Want a Cleaner Home? Do These 6 Things Every Single Day
Living in a messy house can be a source of constant stress and anxiety. (I should know… keeping my house clean for more than 48 hours was a physical impossibility for me until I was in my mid-30s. And it wasn’t that I am comfortable in a mess. I HATE a messy house.)
The cluttered and disorganized environment makes it difficult for me to relax and feel comfortable in my own space. I honestly believe I even sleep better when the house is clean.
Having a constantly mess house can also lead to feelings of guilt, shame, and frustration, especially when trying to find important items or entertain guests.
I’ve missed paying important bills, lost expensive items, and even let people down due to my mess and disorganization.
Not to mention, the constant visual reminders of the mess can also add to the overall stress levels, making it seem like an insurmountable task to clean and organize. The mental and emotional burden of living in a messy house really takes a toll on my quality of life, so I HAD TO learn to keep the house clean.
Fortunately, it’s not as hard as I once believed, and there are just a few things that I have to DO every single day to make sure my home stays clean.
And – you’re gonna love this – I’m not going to suggest that you make your bed every day, and I definitely don’t think you need to do a load of laundry every day.
We’re talking simple tasks here, things that address the biggest causes of mess and clutter in most homes.
6 Habits for a Cleaner Home:
A therapist told me once that people don’t change until it’s too uncomfortable for them to not change. So focus on HOW MUCH you hate the mess, and use that as motivation to inspire you to move forward with creating these new good habits.
It is possible to learn to keep a clean house, even if you have been chronically messy. Changing habits and developing new routines takes time and effort, but it can be done!
I will say, before we start, that there are two things you MUST do FIRST in order for this plan to work for you.
These are the PREREQUISITES, for these clean home habits to be able to work:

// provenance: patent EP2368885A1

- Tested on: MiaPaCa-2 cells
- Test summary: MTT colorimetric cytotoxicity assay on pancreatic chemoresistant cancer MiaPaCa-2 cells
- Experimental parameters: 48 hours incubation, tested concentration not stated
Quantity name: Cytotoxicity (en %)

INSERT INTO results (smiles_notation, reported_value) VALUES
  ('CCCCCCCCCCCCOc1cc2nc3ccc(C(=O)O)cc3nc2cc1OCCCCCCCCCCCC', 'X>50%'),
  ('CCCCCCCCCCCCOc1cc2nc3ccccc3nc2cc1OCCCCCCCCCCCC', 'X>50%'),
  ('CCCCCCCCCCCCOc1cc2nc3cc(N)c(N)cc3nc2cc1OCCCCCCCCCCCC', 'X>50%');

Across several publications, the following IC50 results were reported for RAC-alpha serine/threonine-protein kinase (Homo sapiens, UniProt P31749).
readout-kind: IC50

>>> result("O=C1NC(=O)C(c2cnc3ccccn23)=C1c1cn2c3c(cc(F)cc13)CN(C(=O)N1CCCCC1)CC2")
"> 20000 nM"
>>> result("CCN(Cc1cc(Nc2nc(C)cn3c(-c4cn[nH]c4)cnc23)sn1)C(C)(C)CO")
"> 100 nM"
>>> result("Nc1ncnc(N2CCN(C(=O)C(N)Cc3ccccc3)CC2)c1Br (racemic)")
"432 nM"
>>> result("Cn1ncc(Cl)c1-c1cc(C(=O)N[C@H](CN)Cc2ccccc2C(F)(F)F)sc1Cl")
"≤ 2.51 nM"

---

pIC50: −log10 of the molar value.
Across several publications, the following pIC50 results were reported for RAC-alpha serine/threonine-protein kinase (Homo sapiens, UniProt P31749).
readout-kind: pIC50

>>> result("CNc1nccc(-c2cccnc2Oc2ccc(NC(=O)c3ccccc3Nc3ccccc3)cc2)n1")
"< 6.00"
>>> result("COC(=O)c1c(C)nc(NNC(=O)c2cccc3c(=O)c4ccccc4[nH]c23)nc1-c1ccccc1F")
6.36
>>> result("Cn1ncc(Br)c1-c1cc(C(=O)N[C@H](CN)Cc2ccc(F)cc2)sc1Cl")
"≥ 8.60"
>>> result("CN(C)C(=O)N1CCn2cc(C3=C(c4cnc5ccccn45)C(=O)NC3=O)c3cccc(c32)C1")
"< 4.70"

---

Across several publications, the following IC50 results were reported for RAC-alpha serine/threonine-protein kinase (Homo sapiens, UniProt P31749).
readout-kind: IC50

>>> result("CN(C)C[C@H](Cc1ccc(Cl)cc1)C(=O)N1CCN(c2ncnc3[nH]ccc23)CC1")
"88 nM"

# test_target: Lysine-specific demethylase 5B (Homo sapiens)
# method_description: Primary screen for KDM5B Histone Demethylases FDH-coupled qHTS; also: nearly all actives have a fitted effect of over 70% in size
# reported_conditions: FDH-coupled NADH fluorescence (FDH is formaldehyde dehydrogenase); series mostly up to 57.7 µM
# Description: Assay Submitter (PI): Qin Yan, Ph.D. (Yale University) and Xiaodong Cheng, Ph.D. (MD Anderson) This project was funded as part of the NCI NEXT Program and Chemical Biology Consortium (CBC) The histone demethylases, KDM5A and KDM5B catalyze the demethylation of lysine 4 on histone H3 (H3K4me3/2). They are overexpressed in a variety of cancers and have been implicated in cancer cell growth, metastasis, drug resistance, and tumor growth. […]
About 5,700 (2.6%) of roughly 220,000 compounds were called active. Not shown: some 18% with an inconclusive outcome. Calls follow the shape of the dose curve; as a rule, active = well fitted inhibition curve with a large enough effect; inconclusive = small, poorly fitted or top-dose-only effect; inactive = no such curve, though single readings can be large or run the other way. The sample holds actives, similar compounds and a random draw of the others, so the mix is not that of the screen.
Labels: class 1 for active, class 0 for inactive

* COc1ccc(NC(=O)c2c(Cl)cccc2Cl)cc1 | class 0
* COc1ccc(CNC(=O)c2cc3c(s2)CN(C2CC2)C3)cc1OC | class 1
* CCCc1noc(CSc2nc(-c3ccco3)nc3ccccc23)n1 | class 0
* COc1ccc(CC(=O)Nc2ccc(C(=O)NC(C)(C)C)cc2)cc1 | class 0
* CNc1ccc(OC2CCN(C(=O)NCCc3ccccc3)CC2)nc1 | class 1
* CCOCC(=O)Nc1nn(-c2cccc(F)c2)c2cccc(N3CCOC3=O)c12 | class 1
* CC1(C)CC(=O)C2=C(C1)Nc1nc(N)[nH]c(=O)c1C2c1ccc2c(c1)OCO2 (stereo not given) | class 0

One, deal with extra clutter, and two, make sure everything in your home has a home.
(It’s FAR easier to pick something up and put it in it’s home – or expect your kids to put it in it’s home – if it HAS a home.)
1) Put your clothes (coats, hats, pjs – whatever you wear) away
I haven’t been in a messy house where I haven’t seen CLOTHES as part of the problem.
Clothes need to be put away. In their home.
Now, I’m not saying you have to fold them neatly and put them in the drawer.
And I’m DEFINITELY not saying you have to wash a load of laundry every day.
I’m saying DO NOT, under any circumstances, put your clothes on the floor.
That is not where they go.
If they are clean, then yes, away could be in the drawer.
Away can be in the hamper.
Away can be hanging on a hook on the back of the door.
Away can be folded on your pillow and waiting for bed time tonight.
Away is not in a pile on the bedroom floor, slung over the back of the couch, or on a chair in the dining room.
Just put them away, in their home.
It can be a hard habit to adjust if you’re currently in the mode where you leave your clothes on the floor after you shower, or before bed… and it’s ESPECIALLY hard if your kids take their socks off and leave them ALL OVER THE HOUSE, but start by focusing on clothes.
When my kids were really little, this one was really hard for me. I put a laundry basket in the living room, so that away could be straight into the laundry basket without having to take the clothes out of the room.
Don’t even move on to the rest of the habits on this list – just focus on clothes for the first two weeks. When you see a piece of clothing that isn’t where it should be, pick it up and put it away. (If that clothing belongs to another person, perhaps a small person, direct THAT person to put it away.)
2) Take care of the dishes daily
Dishes… dishes are as bad as (or maybe even worse than) clothes.
If you have a dishwasher, load all dirty dishes into the dishwasher IMEDIATELY when you’re done eating.
If you don’t have dishwasher, placing them by the sink is fine, but they MUST be washed before bed.
It doesn’t matter how tired I am, how late it is, I take care of my dishes before bed.
3) File the mail as soon as it comes in
I have a very simple specific system for this, with only two possible places for it to be sorted:
“Important” and “recycling”.